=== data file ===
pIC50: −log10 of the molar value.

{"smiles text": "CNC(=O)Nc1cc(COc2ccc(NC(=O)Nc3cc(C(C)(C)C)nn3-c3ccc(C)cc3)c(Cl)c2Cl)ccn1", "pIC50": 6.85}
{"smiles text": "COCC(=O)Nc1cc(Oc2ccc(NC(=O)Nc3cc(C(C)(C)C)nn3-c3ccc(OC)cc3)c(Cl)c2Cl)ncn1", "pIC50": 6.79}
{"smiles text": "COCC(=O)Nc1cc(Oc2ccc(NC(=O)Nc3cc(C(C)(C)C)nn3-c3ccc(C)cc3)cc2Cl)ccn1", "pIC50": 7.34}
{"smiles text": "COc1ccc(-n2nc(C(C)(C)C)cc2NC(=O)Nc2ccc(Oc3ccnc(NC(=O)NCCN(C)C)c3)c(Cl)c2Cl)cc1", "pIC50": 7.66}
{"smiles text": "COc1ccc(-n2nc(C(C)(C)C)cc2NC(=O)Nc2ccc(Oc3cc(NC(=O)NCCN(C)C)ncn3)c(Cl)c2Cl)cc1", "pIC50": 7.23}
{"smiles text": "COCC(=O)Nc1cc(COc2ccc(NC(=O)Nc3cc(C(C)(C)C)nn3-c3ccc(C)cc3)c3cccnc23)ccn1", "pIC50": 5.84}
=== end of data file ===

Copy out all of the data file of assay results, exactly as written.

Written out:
pIC50: −log10 of the molar value.

{"smiles text": "CNC(=O)Nc1cc(COc2ccc(NC(=O)Nc3cc(C(C)(C)C)nn3-c3ccc(C)cc3)c(Cl)c2Cl)ccn1", "pIC50": 6.85}
{"smiles text": "COCC(=O)Nc1cc(Oc2ccc(NC(=O)Nc3cc(C(C)(C)C)nn3-c3ccc(OC)cc3)c(Cl)c2Cl)ncn1", "pIC50": 6.79}
{"smiles text": "COCC(=O)Nc1cc(Oc2ccc(NC(=O)Nc3cc(C(C)(C)C)nn3-c3ccc(C)cc3)cc2Cl)ccn1", "pIC50": 7.34}
{"smiles text": "COc1ccc(-n2nc(C(C)(C)C)cc2NC(=O)Nc2ccc(Oc3ccnc(NC(=O)NCCN(C)C)c3)c(Cl)c2Cl)cc1", "pIC50": 7.66}
{"smiles text": "COc1ccc(-n2nc(C(C)(C)C)cc2NC(=O)Nc2ccc(Oc3cc(NC(=O)NCCN(C)C)ncn3)c(Cl)c2Cl)cc1", "pIC50": 7.23}
{"smiles text": "COCC(=O)Nc1cc(COc2ccc(NC(=O)Nc3cc(C(C)(C)C)nn3-c3ccc(C)cc3)c3cccnc23)ccn1", "pIC50": 5.84}